Big Bang Science News

October 18, 2012 at 1:33 pm | Posted in Big Bang, Miscellaneous, Regular Feature, Science News | Leave a comment
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Holy Tatooine: there’s a planet with 4 suns, and two amateur astronomers found it.  While binary suns planets are rare, they do exist.  Scientist have found approximately 5 of them.  But this discovery is the only known quadruple suns planet.  Citizen scientists, Robert Gagliano and Ian Jek, have christened their find PH1.


Speaking of Planets: the Keppler Space Museum has discovered an earth twin about 600 light years away.  It’s located in the “Goldilocks Zone” (AKA: habital zone) of it’s star which means it’s neither too hot nor too cold for water.  And water, as we all should know, means life.  Scientists imaginatively dubbed this planet keppler 22-B.

(National Geographic) Continue Reading Big Bang Science News…

Big Bang Science

September 20, 2012 at 1:37 pm | Posted in Big Bang, Regular Feature, Science News | Leave a comment
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Mayan Doomsday Update: You’re going to have to pay your taxes after all.  In the last known, still mostly unexplored Mayan megacity, researchers have discovered unique wall murals and a calendar that predicts the world not being destroyed, but instead continuing.

“In addition to a still vibrant scene of a king and his retinue, the walls are rife with calculations that helped ancient scribes track vast amounts of time. Contrary to the idea the Maya predicted the end of the world in 2012, the markings suggest dates thousands of years in the future.”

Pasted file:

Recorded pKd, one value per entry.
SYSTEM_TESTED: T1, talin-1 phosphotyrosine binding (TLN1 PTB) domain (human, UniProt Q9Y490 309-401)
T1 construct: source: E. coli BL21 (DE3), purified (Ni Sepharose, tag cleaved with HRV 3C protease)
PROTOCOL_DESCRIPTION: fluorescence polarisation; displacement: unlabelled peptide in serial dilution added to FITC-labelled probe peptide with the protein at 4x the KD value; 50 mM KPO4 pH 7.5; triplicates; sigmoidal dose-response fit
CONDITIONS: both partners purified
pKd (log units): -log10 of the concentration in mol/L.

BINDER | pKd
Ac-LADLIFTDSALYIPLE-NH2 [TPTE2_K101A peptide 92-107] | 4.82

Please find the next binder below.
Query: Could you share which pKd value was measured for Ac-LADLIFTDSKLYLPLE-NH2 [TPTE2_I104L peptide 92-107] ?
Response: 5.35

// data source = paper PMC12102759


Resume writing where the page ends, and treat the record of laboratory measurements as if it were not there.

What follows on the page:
The image at the right is a wall mural of Mayan warriors.  It and it’s companion murals are unprecedented, having never been found anywhere else.

You can watch a video on this discovery on the National Geographic website. Continue Reading Big Bang Science…

Black Trees for Tatooine

April 21, 2011 at 9:36 am | Posted in Science News | Leave a comment

I actually don’t remember any trees on Tatooine, but if there were, according to National Geographic, they’d be black.  And According to NatGeo, double sun systems are not at all uncommon.

A third of all star systems, meanwhile, contain two or more stars, and it’s not known how plants might evolve under mixed light sources.

So hypothesizing what plant life would look like and how it would adapt to deal with the effects of a double sun existence is valid research just on the off chance we might some day visit these places.

O’Malley-James and colleagues simulated an Earthlike world orbiting a variety of double- and triple-star systems. Some models contained only red dwarf stars, while others used one red dwarf and one sunlike star, or even two sunlike stars.

Enough light reached the virtual planet to support photosynthesis in most cases, with the world generally seeing as much energy as Earth receives from the sun.

Oh, and if you ever do get there, watch out for the moving plants.  Now that would be interesting adaptation to see.

Posted By: Synlah

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